Funny Things Kids Say About Nature

Birds & Blooms readers share hilarious quotes from their kids and grandkids about birds, butterflies and nature.

Baltimore orioleAnitta Staats
Baltimore oriole

Our 4-year-old granddaughter was visiting on Mother’s Day. We were watching the birds from our big picture window and a beautiful oriole landed on the feeder. She said, “Oh, look, Grandma. A Halloween bird!” Janice Seebecker

While gardening with my grandchildren one morning, the 4-year-old excitedly announced that he had found a worm. His sister informed him that it is food for the robins. He was happy with this until someone announced that the worm’s mother was probably looking for it. In utter conflict, he though a moment, then turned around and tossed the worm over his shoulder and said, “Let them figure it out.’ Dolores Eisenbraun

My husband spotted a pigeon while out with my 2-year-old daughter and pointed it out to her. “Do you see that pigeon? It’s a kind of bird,” he said. A few days later she saw another pigeon and proclaimed, “Daddy, there’s a kindabird.” Krista Frank

A female mallard sits in her nest with a duckling.Courtesy Isabel Fernald
A female mallard sits in her nest with a duckling

My grandson, Daniel (3 at the time), and I were watching a nature program about birds on television. A female mallard and her babies came on the screen. At that moment, Daniel yelled, “Look, Gramma, duck puppies!” He’s 21 now, but we still call ducklings “duck puppies.” Debbie Hayes

One night when my son Patrick was 2 years old, he looked up at a half moon and said, “Moon broken.” The next time there was a full moon in the sky, he looked up and said, “Moon fixed now.” Lynne Sheeks

When my youngest son, Jacob, was 4, we lived on a country road in Georgia beside acres of puffy white cotton fields. On our way home one day, he pointed excitedly and said, “Mommy, look at all the marshmallows!” Cathy Hardin

Robins care for their nestCourtesy Steven Osborne
Mom and dad robin tend to their nest.

For decades, we’ve been feeding raisins to the robins who visit our backyard. The same robin families return to us year after year, and I often assign them names based on their appearance or behavior. My niece (5 at the time) was visiting one day when Chester and Miss Hairdo appeared in the yard. I started telling her about their behaviors and instead of being impressed at my expertise in bird behavior, she looked at me with wide eye and said, “How do you know their names?” Kathy Showen

My granddaughters Jacklyn, 4, and Brittany, 2, were spending a week with their grandpa and me. One day I walked around the yard showing them the plants. “Your grandpa planted this tree when it was just a small twig,” I told them. “Now it’s an orange tree.” Jacklyn turned to me and said, “No, Grandma, it’s a green tree!” Donna McGuire Tanner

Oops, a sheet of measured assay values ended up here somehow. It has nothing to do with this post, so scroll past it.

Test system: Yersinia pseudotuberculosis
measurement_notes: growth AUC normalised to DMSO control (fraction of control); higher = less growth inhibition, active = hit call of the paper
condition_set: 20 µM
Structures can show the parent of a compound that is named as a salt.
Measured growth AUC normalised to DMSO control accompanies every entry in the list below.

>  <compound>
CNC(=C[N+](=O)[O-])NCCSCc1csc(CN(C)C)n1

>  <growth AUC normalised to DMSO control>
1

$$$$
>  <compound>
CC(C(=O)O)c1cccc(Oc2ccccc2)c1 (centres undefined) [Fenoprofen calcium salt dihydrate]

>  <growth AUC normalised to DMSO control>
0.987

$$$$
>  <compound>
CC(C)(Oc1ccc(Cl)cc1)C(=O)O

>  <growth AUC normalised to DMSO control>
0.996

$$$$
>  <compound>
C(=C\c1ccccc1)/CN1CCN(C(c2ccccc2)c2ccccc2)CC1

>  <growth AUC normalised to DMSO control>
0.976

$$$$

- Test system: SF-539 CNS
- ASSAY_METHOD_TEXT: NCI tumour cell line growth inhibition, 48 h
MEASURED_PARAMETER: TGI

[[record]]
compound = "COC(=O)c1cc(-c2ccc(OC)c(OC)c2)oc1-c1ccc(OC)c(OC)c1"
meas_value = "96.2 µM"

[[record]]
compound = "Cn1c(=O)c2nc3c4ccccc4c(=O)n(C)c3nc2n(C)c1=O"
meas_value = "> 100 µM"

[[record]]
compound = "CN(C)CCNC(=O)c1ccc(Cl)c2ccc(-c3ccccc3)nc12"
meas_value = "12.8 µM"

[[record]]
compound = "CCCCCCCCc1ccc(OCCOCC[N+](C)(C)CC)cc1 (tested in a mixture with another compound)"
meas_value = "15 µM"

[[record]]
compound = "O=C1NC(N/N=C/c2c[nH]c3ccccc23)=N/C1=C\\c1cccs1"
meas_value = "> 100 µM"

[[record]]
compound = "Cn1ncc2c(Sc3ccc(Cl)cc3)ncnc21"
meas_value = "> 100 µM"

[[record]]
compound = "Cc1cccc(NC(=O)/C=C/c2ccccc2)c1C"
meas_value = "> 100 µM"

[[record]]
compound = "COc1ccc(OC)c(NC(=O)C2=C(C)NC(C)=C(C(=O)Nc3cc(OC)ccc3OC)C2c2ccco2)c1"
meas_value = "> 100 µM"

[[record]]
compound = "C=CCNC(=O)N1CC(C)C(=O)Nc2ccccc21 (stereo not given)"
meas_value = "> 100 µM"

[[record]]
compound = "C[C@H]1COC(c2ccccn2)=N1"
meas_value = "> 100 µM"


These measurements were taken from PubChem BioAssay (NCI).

One fall day my daughter, Mia, and her boys were walking in the garden so she could show them the autumn harvest. Making sure they looked where they were stepping, she said, “Watch out for the butternut squash.” My 4-year-old grandson, Sawyer, asked, “Better not squash what?” Barbara Garfield

BONUS: Adults say funny things, too…

house finchCourtesy Stuart Fiedler
House finch

Recently my mom and I were taking a walk near our neighborhood. While I was busy setting up my camera, Mom suddenly grabbed my arm and whispered urgently, “What IS that bird? It’s brown with a red head and it’s the size of a hawk!” Thinking she might be seeing a large woodpecker or young red-tailed hawk, I took the binoculars and after some effort, located the mystery bird. I began laughing. “Mom, that’s a house finch!” She said, “Well, the binoculars did something to magnify him!” Alissa Pendorf

Kirsten Schrader
Kirsten has more than 15 years of experience writing and editing birding and gardening content. As content director of Birds & Blooms, she leads the team of editors and freelance writers sharing tried-and-true advice for nature enthusiasts who love to garden and feed birds in their backyards. Since joining Birds & Blooms 17 years ago, Kirsten has held roles in digital and print, editing direct-to-consumer books, running as many as five magazines as a time and managing special interest publications. Kirsten has traveled to see amazing North American birds, and attended various festivals, including Sedona Hummingbird Festival, Rio Grande Bird Festival, The Biggest Week in American Birding Festival and Cape May Spring Festival. She has also witnessed the epic sandhill crane migration while on a photography workshop trip to Colorado. Kirsten has participated in several GardenComm and Outdoor Writers Association of America annual conferences and is a member of the Wisconsin Society for Ornithology. When she's not researching, writing and editing all things birding and gardening, Kirsten is enjoying the outdoors with her nature-loving family. She and her husband are slowly chipping away at making their small acreage the backyard of their dreams.